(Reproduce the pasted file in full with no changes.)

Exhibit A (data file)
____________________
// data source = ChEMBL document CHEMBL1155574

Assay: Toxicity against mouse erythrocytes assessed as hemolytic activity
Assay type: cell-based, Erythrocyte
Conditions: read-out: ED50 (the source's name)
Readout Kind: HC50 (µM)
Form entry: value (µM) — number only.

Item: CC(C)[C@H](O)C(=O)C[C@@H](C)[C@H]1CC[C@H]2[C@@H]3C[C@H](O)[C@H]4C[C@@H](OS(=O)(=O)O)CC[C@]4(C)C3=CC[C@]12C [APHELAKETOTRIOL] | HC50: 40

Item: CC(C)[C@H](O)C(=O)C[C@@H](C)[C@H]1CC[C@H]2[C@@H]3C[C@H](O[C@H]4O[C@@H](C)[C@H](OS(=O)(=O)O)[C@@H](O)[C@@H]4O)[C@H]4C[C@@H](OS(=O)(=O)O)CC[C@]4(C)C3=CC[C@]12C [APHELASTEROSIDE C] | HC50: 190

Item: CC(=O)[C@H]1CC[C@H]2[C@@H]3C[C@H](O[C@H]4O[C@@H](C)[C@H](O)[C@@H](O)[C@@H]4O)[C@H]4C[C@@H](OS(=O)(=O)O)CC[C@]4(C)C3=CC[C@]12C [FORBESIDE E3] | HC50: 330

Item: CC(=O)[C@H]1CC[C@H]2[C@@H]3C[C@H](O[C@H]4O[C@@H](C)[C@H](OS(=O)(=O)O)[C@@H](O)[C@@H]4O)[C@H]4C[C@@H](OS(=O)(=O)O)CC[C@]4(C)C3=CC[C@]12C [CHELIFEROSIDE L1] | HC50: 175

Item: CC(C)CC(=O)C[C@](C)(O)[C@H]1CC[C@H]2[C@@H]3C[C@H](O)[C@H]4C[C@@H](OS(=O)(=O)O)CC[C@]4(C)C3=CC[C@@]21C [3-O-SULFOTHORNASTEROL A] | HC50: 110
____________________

// data source = ChEMBL document CHEMBL1155574

Assay: Toxicity against mouse erythrocytes assessed as hemolytic activity
Assay type: cell-based, Erythrocyte
Conditions: read-out: ED50 (the source's name)
Readout Kind: HC50 (µM)
Form entry: value (µM) — number only.

Item: CC(C)[C@H](O)C(=O)C[C@@H](C)[C@H]1CC[C@H]2[C@@H]3C[C@H](O)[C@H]4C[C@@H](OS(=O)(=O)O)CC[C@]4(C)C3=CC[C@]12C [APHELAKETOTRIOL] | HC50: 40

Item: CC(C)[C@H](O)C(=O)C[C@@H](C)[C@H]1CC[C@H]2[C@@H]3C[C@H](O[C@H]4O[C@@H](C)[C@H](OS(=O)(=O)O)[C@@H](O)[C@@H]4O)[C@H]4C[C@@H](OS(=O)(=O)O)CC[C@]4(C)C3=CC[C@]12C [APHELASTEROSIDE C] | HC50: 190

Item: CC(=O)[C@H]1CC[C@H]2[C@@H]3C[C@H](O[C@H]4O[C@@H](C)[C@H](O)[C@@H](O)[C@@H]4O)[C@H]4C[C@@H](OS(=O)(=O)O)CC[C@]4(C)C3=CC[C@]12C [FORBESIDE E3] | HC50: 330

Item: CC(=O)[C@H]1CC[C@H]2[C@@H]3C[C@H](O[C@H]4O[C@@H](C)[C@H](OS(=O)(=O)O)[C@@H](O)[C@@H]4O)[C@H]4C[C@@H](OS(=O)(=O)O)CC[C@]4(C)C3=CC[C@]12C [CHELIFEROSIDE L1] | HC50: 175

Item: CC(C)CC(=O)C[C@](C)(O)[C@H]1CC[C@H]2[C@@H]3C[C@H](O)[C@H]4C[C@@H](OS(=O)(=O)O)CC[C@]4(C)C3=CC[C@@]21C [3-O-SULFOTHORNASTEROL A] | HC50: 110